The diagram shows a three-phase PFC system. When switching the capacitors on via thyristors, no surge currents occur.




Modl, an electrical engineering company based in southern Germany (www.modl.de), has combined EPCOS components such as PFC controllers, thyristor switches and capacitors in the DynaWind 6000 system, which is designed specifically for wind power plants (Fig. 3). This PFC system is used in a wind turbine of the AN BONUS-AN68-1.3 MW type. Its key data:

  • 690 V/50 Hz on the low voltage side
  • 21 kV/50 Hz at the intermediate voltage level
  • 110 kV/50 Hz for the high voltage network

The PFC system employed here makes an overall electric power of 400 kvar available, which is graduated in eight steps each of 50 kvar. The system is programmed so that the power factor is between 0.98 and 1, if possible. Semiconductor-based fuses are used to protect the system. Six vents on the roof of the switching cabinet as well as correspondingly large air-inlet slits with filters on the underside of the doors are used to cool the cabinet. No reactors were integrated in this first step.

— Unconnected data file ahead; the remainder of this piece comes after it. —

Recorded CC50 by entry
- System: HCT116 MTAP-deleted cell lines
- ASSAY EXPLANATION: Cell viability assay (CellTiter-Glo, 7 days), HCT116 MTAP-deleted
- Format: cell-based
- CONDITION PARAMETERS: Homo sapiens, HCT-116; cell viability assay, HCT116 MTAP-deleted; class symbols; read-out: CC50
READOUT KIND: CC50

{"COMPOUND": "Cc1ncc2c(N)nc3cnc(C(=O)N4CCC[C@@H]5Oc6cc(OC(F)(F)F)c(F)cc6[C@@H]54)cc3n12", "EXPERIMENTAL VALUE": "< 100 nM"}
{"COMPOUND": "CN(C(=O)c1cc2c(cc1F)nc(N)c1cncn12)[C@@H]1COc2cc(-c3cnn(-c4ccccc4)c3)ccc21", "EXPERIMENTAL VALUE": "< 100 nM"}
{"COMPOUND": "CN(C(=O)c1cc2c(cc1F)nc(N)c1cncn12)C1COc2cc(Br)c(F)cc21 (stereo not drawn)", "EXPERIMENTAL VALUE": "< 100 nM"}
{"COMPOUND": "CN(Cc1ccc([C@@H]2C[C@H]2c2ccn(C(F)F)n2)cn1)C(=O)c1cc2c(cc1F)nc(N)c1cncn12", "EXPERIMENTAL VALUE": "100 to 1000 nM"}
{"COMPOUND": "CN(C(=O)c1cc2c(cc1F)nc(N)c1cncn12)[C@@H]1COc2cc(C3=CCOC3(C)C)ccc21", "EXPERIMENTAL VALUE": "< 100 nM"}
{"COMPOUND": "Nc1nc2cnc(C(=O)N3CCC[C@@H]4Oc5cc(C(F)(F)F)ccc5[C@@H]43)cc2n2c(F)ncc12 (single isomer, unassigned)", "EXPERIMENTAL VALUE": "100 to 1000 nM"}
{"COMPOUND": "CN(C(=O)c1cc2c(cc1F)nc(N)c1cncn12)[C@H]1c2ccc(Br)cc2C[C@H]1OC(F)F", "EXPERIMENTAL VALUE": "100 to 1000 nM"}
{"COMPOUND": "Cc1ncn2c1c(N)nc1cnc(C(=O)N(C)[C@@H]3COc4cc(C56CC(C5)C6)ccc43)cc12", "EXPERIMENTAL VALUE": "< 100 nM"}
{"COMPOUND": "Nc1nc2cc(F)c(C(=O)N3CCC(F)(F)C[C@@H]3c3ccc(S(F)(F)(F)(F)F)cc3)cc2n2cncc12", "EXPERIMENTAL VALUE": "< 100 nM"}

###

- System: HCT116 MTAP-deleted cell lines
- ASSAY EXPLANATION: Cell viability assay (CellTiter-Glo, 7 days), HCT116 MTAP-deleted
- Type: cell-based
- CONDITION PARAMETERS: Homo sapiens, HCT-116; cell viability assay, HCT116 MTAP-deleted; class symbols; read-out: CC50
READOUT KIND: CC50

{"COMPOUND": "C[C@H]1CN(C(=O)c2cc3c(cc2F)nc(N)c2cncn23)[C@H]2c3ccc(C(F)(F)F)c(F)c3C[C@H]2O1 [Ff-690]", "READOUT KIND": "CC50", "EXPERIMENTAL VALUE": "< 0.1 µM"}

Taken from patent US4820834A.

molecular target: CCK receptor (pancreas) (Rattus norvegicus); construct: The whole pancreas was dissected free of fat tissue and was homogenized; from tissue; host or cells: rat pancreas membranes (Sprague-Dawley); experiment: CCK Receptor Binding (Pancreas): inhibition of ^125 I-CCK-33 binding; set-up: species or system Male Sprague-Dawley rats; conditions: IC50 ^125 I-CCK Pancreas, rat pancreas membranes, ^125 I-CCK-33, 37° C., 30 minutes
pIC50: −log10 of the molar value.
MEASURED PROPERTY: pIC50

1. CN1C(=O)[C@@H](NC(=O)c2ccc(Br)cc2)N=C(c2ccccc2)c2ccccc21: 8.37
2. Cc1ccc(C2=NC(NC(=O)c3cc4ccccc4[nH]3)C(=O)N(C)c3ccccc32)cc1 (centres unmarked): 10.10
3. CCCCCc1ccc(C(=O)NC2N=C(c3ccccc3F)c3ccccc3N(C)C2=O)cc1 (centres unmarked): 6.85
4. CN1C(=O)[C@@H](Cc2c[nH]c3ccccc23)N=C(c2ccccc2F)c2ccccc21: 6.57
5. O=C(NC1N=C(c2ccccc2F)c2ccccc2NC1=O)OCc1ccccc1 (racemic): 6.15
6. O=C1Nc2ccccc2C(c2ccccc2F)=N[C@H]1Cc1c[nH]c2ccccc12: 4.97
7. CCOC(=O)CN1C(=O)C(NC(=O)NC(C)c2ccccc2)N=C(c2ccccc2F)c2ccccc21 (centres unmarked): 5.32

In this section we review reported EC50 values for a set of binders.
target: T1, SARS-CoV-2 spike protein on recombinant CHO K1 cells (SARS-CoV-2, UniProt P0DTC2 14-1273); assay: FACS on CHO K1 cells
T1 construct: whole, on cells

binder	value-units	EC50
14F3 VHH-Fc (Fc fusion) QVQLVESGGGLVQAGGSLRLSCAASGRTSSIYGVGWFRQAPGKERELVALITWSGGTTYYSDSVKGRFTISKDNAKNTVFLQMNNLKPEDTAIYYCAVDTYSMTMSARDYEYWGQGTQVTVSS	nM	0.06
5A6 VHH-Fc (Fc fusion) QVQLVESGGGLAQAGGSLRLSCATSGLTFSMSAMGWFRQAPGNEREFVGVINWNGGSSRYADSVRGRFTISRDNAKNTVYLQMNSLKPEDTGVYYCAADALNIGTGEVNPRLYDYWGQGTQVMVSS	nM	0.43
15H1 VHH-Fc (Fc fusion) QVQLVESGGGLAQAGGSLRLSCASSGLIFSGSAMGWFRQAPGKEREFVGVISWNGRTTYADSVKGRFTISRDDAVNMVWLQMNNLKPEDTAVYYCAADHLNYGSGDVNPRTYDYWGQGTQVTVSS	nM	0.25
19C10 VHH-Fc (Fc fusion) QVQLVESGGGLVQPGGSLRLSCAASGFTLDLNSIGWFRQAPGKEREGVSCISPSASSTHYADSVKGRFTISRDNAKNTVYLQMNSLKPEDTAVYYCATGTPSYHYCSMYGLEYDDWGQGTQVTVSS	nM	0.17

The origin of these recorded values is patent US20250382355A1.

The DynaWind 6000 consists of a BR6000T PFC controller combined with thyristor switches of the TSM-HV690 type, each of which can switch 50 kvar at 690 V. The capacitors used are of the WindCap series from EPCOS.




The controller sends fast trigger signals to the thyristor switch and is equipped with an RS232 interface that allows a remote control and remote data readout.

Fig. 4 shows the measured power factor cos φ before and after turn-on of the dynamic PFC system in the model installation at the Oelerse Wind Park near Hanover. Whereas the power factor was previously in the 0.2 to 0.4 range, it subsequently improved to between 0.8 and 1.0.


After putting the DynaWind 6000 into operation, the power factor rose to between 0.8 and 1